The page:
Restore Crashworthiness with Corrosion Protection– Keys to a Safe and Proper Collision Repair
“Today’s vehicles are highly engineered and not forgiving of imprecise repair processes. When it comes to crashworthiness after the repair, millimeters and milliseconds matter!” according to Scott Peirce, Strategic Account Manager at 3M during ASA’s August 19th Webinar Wednesday. “The responsibility to restore crashworthiness lies with you, your business and your technicians. Many products and processes combine together to restore the initial condition of the vehicle so it’s capable of handling a subsequent collision.”
Peirce explained that corrosion protection is vital to restoring a vehicle’s crashworthiness. Corrosion can impact airbag timing, and fatalities are more likely due to rust. He stated, “If you can effectively access the area with a traditional paint spray gun, corrosion protection is best achieved by applying a direct to metal primer, followed by the vehicle’s color and clearcoat to achieve recommended dry film thicknesses, if and as required, per the specific paint company and vehicle manufacturer’s guidelines.”
“If you cannot effectively access the area with a traditional spray gun, that is when materials like weld-through primer and cavity wax may be the most appropriate solution to help restore corrosion protection,” he continued. “A vehicle’s ability to resist corrosion could be significantly compromised if the vehicle manufacturer’s corrosion protection is not restored. This could also lead to future issues with safety and/or resale value.”
Looking at a case study of a damaged bumper and examining the requirements related to 1500 MPA high strength steel frame rails, 3M Business Development Manager Mark Algie joined in to express, “OEM repair procedures need to be reviewed to determine repairability. It looks like a simple repair, but the OEM procedures tell us the left rail has to be replaced and there are a lot of other major components that could be impacted by this collision. You have to take the rail apart, and it’s going to involve a lot of parts. It becomes a very intrusive repair, but that’s what it takes to correctly restore this vehicle to its pre-accident condition.”
Moving on to welding, Peirce observed that six different weld conditions are required just for the front stiffener, and this part cannot be removed and reinstalled because of the spot welding conditions. “There are a number of manual weld settings that need to be adjusted to properly perform this repair. You can’t just move forward with replacement using automatic settings on welders. You need to stop, identify the different weld settings, and adjust to get the proper welds.”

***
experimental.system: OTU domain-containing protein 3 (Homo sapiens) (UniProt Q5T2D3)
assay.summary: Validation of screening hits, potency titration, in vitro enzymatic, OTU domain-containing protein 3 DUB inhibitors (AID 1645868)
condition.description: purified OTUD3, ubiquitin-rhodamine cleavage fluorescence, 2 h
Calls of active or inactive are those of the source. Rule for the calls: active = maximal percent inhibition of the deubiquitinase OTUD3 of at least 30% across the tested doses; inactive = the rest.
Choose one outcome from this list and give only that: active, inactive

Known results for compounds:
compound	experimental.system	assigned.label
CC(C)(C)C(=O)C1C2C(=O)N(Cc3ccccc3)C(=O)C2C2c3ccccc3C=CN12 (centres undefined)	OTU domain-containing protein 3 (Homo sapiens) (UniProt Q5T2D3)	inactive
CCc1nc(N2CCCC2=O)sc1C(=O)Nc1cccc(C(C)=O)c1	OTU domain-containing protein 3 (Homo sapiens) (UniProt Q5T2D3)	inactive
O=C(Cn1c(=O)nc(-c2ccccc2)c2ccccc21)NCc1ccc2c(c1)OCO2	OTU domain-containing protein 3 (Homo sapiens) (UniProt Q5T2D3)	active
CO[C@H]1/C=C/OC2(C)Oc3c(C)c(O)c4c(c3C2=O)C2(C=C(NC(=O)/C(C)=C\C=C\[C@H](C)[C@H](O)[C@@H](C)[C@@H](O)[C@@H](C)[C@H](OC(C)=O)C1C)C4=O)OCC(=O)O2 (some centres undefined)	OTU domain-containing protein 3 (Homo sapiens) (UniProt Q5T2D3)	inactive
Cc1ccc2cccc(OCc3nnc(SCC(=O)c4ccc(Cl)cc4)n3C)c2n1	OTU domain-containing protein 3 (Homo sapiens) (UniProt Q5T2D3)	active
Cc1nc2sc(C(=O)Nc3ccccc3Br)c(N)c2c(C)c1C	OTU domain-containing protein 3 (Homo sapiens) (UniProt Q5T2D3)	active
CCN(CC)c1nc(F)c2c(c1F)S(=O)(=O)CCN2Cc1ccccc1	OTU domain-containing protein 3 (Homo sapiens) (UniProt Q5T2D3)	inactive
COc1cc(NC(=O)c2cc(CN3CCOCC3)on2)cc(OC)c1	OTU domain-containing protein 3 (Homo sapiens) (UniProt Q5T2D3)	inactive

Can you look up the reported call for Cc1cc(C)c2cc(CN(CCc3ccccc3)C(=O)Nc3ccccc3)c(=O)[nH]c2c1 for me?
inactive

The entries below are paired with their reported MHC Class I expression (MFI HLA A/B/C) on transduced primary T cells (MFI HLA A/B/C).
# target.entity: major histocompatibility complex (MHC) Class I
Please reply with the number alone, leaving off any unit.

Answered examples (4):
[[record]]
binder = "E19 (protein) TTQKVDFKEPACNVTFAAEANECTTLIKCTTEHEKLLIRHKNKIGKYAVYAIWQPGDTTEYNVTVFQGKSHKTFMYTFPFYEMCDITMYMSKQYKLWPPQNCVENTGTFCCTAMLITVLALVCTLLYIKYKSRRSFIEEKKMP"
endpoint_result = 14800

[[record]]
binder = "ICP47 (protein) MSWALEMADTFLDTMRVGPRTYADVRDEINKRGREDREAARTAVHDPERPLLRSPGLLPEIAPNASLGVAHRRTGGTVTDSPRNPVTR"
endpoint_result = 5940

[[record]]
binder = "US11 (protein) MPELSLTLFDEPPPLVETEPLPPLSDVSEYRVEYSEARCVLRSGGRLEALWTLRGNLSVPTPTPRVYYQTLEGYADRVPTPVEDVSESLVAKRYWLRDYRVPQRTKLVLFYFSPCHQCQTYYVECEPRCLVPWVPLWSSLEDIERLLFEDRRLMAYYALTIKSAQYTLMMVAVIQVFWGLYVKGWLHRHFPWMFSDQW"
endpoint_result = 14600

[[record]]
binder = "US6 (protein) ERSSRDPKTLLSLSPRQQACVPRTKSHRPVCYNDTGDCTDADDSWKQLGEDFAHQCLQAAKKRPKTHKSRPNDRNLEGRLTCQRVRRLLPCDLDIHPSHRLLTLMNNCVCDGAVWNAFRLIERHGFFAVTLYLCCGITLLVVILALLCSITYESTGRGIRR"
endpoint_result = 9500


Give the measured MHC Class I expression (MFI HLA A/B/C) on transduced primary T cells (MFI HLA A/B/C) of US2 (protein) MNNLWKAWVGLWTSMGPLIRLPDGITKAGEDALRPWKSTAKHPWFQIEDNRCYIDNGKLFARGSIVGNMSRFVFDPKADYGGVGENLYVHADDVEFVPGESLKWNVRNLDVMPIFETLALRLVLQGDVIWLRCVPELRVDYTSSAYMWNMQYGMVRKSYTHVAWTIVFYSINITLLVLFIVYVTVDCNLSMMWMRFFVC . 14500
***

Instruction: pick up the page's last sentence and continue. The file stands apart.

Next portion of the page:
After Peirce finished discussing weld-through primer recommendations, Algie shared information on several OEMs’ requirements related to bonding adhesive selection, but he stressed, “You always need to refer to the OEM repair procedures because they’re constantly being changed and updated.”
Bare metal seam sealers can help with corrosion protection and are designed for rapid production, but 3M recommends priming before seam sealing. “The market demands it because it’s good for production and speed,” Peirce said. “Bare metal seam sealers can be acceptable, but you have to ensure that all bare metal is covered. Any seam sealer is only effective if it is coated properly, but bare metal sealers are especially vulnerable if the coatings are too thin or do not achieve full coverage.”
“Refinish technicians must be especially thorough while refinishing and be sure to paint from both directions to ensure full coverage of the ‘shadow side’ of the bead profile,” he added. Identifying the most difficult areas to achieve full paint coverage as the door hem flanges, wheel openings, lower rockers flanges, and any flange sealed near a tight corner, Peirce cautioned, “These also happen to be the most corrosion vulnerable areas of the car, so caution should be exercised.”
Epoxy seam sealers provides better coverage then aerosol seam sealers, and it’s imperative to research OEM position statements and repair procedures in order to duplicate the original appearance and function of the seams.
Next, Algie discussed cavity wax OEM requirements, emphasizing, “Cavity wax must be applied to all interior cavities, weld flanges, hem flanges as well as any area affected by the repair, especially where any type of welding was performed.”
According to Peirce, a lack of corrosion protection inside cavities and on the back side of the welds is the most common problem found by post-repair inspection companies. He also discussed some of the quality control tools that shops should invest in, such as a borescope and a mil gauge, in order to perform their own post-repair inspections.
Algie pointed out, “Post-repair inspections are more common than many of us want to admit due to a more educated public – the educated consumer is much more aware.”
Concluding, Peirce said, “We ALL have a responsibility to restore crashworthiness, and that can only be achieved by researching and documented that you’ve followed the OEM repair instructions. You need documentation to prove that you followed the instructions, and you have to follow those recommendations; don’t choose equivalents because it’s definitely not worth a little bit of savings. Conduct your own post-repair inspection, and protect your shop.”
The webinar ended with a Q&A session. For more information on ASA and future educational webinars, visit www.asashop.org/asa-webinars/.